I take great pride in the eleven day spectacle which is the Paralympic Games and the array of athletes who participate from around the world. In the United Kingdom we have produced some amazing talent over the last 12 years, from Johnny Peacock to Ellie Simmons and Sophie Christiansen, who have become house-hold names in their own right. There are lots of things I enjoy about the games; the sport I most look forward to watching is the dressage. At age ten I began horse riding and loved every minute of it. There was something freeing about the whole experience. It allowed me to get away so from the physical limitation of being a disabled person for an hour or so.
I have vivid memories of the London 2012 Paralympic rowing events at Dorney Lake. The occasion was filled with a real sense euphoria - you could almost taste it, and not just at the venue, but across the length and breadth of the country. Many of the news broadcasters at the time really picked up on this and words such as talent and ability replaced the more familiar labels we associate with disability. As a disabled person, it's my feeling that labels should be stuck onto jars, not onto people. For eleven days we all feel like we too have been invited to the ball, but before we know it, its midnight and the golden carriage has already begun to turn back into a pumpkin.
But what about the remaining 3 years and 354 days? Most disabled people don't want a gold medal, they want to be taken seriously and to be valued in society. Statistics from Disability in Britain, 'Then & Now', survey by Scope (2015), shows that forty-two percent of disabled people feel they lose out on job opportunities because of the way employers perceive their impairment. Currently, non-disabled people are moving into work at a faster rate than disabled people and, as a result, the gap between the employment rate of disabled people and the rest of the population has widened. (Office for National Statistics, January to March 2016) My own personal journey as a disabled person trying get into employment reflects these statistics. I have been searching for employment for the last six years and have never gained a position despite attending numerous interviews for jobs I am qualified to do. In every case the successful applicant was a non-disabled person.
In order for this to change, the right infrastructure needs to be put into place. Employment agencies designated to support disabled people, such as Remploy, Enable and Shaw Trust, should be given greater funding from central government so that they can build stronger networks with both large and small businesses. It is crucial that funds are sufficient to allow continued dialog, both with the client and the employer. Again my own experience highlights the need for this. I applied for a position with a small local business who were initially were very keen to meet with me to discuss the job opportunity. However the moment the employment support agency that support me contacted them the job vacancy evaporated. Disability doesn't go away when someone lands a new job, neither should the support. Education is the key to this. Employers need regular training and support so that they are much more aware of disability and are helped to see the possibilities rather than the perceived cost. And our voices and the choices we make should be taken just as seriously in all aspects of life - from education to independent living.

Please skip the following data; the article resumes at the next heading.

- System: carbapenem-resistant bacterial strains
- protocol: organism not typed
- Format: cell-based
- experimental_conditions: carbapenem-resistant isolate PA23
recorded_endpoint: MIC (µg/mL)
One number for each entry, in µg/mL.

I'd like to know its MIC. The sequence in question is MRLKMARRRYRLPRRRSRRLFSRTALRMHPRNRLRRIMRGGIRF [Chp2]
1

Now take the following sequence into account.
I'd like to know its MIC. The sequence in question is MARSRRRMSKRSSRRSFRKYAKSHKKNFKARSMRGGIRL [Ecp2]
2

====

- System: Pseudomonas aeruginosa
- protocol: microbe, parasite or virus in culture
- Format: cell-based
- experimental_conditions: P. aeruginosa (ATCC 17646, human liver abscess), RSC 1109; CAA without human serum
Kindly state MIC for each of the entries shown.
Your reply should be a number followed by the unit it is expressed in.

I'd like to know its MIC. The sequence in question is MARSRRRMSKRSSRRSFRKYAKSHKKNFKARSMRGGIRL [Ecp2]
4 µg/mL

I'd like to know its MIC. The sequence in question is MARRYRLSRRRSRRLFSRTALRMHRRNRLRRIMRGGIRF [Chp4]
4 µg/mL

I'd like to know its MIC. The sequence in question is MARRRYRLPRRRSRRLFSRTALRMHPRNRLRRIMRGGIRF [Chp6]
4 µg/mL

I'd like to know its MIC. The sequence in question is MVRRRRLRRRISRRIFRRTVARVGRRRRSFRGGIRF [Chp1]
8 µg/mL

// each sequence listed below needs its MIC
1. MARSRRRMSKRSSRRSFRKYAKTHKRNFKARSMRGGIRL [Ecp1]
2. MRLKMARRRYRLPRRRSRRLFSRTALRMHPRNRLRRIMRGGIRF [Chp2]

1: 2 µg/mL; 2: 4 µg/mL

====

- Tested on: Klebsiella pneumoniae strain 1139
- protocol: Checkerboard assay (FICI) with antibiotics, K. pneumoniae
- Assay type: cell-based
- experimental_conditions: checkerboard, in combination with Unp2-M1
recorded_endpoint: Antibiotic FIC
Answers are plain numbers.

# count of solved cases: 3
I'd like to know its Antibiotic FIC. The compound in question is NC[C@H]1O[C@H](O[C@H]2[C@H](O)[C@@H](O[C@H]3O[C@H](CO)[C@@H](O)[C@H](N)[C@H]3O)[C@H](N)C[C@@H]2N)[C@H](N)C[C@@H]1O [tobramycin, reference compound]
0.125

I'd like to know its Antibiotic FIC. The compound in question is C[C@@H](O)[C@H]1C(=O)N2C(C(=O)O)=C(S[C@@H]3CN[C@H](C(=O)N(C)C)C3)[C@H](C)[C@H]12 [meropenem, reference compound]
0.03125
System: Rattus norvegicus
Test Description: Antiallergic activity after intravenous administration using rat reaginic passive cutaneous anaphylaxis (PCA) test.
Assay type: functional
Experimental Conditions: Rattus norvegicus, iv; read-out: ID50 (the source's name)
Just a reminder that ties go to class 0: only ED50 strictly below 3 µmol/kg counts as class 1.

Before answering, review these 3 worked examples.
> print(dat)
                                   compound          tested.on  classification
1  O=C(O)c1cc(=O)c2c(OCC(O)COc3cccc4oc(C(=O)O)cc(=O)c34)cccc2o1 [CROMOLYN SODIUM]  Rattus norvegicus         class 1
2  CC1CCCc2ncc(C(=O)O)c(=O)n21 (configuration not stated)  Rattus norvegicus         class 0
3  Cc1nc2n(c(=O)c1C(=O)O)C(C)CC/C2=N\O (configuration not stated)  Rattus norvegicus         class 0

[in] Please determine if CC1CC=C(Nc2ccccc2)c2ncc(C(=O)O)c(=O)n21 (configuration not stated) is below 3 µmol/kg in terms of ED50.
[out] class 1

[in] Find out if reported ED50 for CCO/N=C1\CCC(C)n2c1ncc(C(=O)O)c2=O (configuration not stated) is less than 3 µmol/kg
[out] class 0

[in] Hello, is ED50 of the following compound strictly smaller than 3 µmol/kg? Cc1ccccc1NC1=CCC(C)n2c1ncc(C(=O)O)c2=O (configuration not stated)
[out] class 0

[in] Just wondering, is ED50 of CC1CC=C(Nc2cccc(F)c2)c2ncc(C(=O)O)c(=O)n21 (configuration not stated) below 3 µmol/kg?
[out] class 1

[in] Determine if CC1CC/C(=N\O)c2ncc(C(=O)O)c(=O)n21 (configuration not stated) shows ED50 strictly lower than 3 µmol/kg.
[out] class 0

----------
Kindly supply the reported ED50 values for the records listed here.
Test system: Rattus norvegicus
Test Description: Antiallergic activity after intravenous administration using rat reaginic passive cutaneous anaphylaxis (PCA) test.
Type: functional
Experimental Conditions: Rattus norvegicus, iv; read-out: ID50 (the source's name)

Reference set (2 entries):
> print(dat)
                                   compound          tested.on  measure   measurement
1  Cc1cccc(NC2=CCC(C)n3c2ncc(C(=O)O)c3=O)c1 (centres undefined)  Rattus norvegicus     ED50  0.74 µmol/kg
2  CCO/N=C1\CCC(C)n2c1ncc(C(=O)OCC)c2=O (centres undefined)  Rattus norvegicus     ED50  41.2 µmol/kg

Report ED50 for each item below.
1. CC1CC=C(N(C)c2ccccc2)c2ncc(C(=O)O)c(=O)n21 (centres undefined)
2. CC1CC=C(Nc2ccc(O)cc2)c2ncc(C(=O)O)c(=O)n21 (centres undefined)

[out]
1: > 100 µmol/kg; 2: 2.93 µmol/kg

In 2013-14 there were 1,985 disability hate crimes recorded by police in England and Wales (DWP, Office For Disability Issue, 2014) which was an increase of eight percent on the year before. As a child I went to a mainstream primary school that had a SEN (Special Educational Needs) unit. My peers and I were included all parts of school life from sports days to trips to outward bound centres. As a result, non-disabled students were a lot more accepting of disability. I firmly believe, alongside the charity Mencap, that all students of primary and secondary school age should be taught disability awareness and to understand why it is just as wrong to target a disabled person as it is an able one. It's about normalising disability and accepting it as part of the spectrum of society. To this end, the criminal justice system needs to treat disability hate crime as it does any other form of hate crime.
The Paralympic Games illustrate that when a disabled person has the right support, is valued and, importantly, listened to, they can succeed to the best of their abilities. If we put a little of this philosophy, enthusiasm and energy into supporting disabled people every day, not just every four years, all disabled people could feel that they too can achieve and make a valued contribution to society.
Talk is free, action comes at a cost - but we have to ask ourselves what kind of society we want to live in. Don't give me handouts, give me a job and the support to do it well.